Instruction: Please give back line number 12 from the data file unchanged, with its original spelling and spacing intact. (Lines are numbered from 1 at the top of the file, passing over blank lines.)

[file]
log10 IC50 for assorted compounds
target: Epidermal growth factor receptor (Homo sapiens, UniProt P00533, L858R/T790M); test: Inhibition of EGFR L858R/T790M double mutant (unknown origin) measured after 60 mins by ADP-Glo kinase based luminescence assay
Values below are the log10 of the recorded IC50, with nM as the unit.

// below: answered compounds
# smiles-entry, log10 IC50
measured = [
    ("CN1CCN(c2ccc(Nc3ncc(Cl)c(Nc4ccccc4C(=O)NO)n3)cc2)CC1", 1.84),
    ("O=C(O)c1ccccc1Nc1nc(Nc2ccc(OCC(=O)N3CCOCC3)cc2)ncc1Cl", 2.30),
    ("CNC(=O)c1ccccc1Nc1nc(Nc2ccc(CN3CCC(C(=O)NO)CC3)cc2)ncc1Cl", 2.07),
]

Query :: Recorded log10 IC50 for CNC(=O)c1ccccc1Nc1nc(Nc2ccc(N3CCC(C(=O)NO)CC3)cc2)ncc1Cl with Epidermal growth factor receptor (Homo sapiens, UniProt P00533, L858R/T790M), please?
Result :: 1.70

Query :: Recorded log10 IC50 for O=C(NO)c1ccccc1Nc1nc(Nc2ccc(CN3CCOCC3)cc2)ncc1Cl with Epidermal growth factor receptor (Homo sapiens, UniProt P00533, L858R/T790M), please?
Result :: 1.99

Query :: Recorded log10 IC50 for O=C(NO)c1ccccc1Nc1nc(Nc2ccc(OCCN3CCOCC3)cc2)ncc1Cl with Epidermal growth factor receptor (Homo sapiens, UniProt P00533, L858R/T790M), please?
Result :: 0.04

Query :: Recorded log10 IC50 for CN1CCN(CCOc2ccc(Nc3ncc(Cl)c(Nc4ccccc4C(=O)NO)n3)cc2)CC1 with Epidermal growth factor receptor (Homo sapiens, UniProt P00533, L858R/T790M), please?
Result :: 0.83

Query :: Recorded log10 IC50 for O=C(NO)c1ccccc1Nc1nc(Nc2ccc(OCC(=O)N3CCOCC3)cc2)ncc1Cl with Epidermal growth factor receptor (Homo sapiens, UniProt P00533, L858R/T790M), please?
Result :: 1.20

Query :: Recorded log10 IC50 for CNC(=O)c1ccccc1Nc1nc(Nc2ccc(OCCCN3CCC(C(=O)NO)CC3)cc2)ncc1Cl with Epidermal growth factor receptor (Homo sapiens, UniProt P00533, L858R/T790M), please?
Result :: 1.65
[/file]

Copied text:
Result :: 1.70